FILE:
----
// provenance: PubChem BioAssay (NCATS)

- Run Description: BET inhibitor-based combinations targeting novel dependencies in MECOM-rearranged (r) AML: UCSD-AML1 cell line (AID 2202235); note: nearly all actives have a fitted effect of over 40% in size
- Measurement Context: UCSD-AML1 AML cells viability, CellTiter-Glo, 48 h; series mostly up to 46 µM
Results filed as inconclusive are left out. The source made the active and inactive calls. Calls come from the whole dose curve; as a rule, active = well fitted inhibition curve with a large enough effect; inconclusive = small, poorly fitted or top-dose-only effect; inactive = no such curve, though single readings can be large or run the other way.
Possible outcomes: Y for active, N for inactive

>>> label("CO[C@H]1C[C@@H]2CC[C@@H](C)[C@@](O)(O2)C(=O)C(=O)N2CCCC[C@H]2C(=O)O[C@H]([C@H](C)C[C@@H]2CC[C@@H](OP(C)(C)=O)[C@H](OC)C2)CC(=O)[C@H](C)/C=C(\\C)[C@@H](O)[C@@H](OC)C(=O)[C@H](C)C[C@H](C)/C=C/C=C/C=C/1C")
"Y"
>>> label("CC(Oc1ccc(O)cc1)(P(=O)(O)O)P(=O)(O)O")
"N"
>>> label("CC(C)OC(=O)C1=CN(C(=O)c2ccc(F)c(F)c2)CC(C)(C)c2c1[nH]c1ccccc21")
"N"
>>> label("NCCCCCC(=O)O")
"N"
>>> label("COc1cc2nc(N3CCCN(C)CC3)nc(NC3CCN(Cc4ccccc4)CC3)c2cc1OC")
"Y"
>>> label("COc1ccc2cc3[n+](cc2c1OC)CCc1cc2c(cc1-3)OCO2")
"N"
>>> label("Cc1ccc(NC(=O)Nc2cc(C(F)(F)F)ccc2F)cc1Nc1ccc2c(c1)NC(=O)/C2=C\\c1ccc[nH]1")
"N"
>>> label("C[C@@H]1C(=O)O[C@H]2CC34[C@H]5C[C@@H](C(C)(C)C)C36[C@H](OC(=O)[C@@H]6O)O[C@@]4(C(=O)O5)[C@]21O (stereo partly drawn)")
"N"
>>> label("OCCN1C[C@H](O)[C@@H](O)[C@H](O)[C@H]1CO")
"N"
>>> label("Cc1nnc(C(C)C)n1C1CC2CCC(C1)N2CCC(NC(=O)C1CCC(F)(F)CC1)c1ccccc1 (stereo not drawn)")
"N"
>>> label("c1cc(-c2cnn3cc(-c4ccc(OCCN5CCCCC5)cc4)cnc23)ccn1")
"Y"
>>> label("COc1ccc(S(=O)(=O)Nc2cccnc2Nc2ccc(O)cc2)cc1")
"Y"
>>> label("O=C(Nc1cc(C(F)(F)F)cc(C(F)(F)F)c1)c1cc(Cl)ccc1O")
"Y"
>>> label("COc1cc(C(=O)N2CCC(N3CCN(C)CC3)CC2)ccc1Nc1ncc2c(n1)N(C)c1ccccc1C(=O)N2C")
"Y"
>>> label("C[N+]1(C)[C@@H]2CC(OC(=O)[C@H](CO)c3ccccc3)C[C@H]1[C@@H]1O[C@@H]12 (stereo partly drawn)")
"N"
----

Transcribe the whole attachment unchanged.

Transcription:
// provenance: PubChem BioAssay (NCATS)

- Run Description: BET inhibitor-based combinations targeting novel dependencies in MECOM-rearranged (r) AML: UCSD-AML1 cell line (AID 2202235); note: nearly all actives have a fitted effect of over 40% in size
- Measurement Context: UCSD-AML1 AML cells viability, CellTiter-Glo, 48 h; series mostly up to 46 µM
Results filed as inconclusive are left out. The source made the active and inactive calls. Calls come from the whole dose curve; as a rule, active = well fitted inhibition curve with a large enough effect; inconclusive = small, poorly fitted or top-dose-only effect; inactive = no such curve, though single readings can be large or run the other way.
Possible outcomes: Y for active, N for inactive

>>> label("CO[C@H]1C[C@@H]2CC[C@@H](C)[C@@](O)(O2)C(=O)C(=O)N2CCCC[C@H]2C(=O)O[C@H]([C@H](C)C[C@@H]2CC[C@@H](OP(C)(C)=O)[C@H](OC)C2)CC(=O)[C@H](C)/C=C(\\C)[C@@H](O)[C@@H](OC)C(=O)[C@H](C)C[C@H](C)/C=C/C=C/C=C/1C")
"Y"
>>> label("CC(Oc1ccc(O)cc1)(P(=O)(O)O)P(=O)(O)O")
"N"
>>> label("CC(C)OC(=O)C1=CN(C(=O)c2ccc(F)c(F)c2)CC(C)(C)c2c1[nH]c1ccccc21")
"N"
>>> label("NCCCCCC(=O)O")
"N"
>>> label("COc1cc2nc(N3CCCN(C)CC3)nc(NC3CCN(Cc4ccccc4)CC3)c2cc1OC")
"Y"
>>> label("COc1ccc2cc3[n+](cc2c1OC)CCc1cc2c(cc1-3)OCO2")
"N"
>>> label("Cc1ccc(NC(=O)Nc2cc(C(F)(F)F)ccc2F)cc1Nc1ccc2c(c1)NC(=O)/C2=C\\c1ccc[nH]1")
"N"
>>> label("C[C@@H]1C(=O)O[C@H]2CC34[C@H]5C[C@@H](C(C)(C)C)C36[C@H](OC(=O)[C@@H]6O)O[C@@]4(C(=O)O5)[C@]21O (stereo partly drawn)")
"N"
>>> label("OCCN1C[C@H](O)[C@@H](O)[C@H](O)[C@H]1CO")
"N"
>>> label("Cc1nnc(C(C)C)n1C1CC2CCC(C1)N2CCC(NC(=O)C1CCC(F)(F)CC1)c1ccccc1 (stereo not drawn)")
"N"
>>> label("c1cc(-c2cnn3cc(-c4ccc(OCCN5CCCCC5)cc4)cnc23)ccn1")
"Y"
>>> label("COc1ccc(S(=O)(=O)Nc2cccnc2Nc2ccc(O)cc2)cc1")
"Y"
>>> label("O=C(Nc1cc(C(F)(F)F)cc(C(F)(F)F)c1)c1cc(Cl)ccc1O")
"Y"
>>> label("COc1cc(C(=O)N2CCC(N3CCN(C)CC3)CC2)ccc1Nc1ncc2c(n1)N(C)c1ccccc1C(=O)N2C")
"Y"
>>> label("C[N+]1(C)[C@@H]2CC(OC(=O)[C@H](CO)c3ccccc3)C[C@H]1[C@@H]1O[C@@H]12 (stereo partly drawn)")
"N"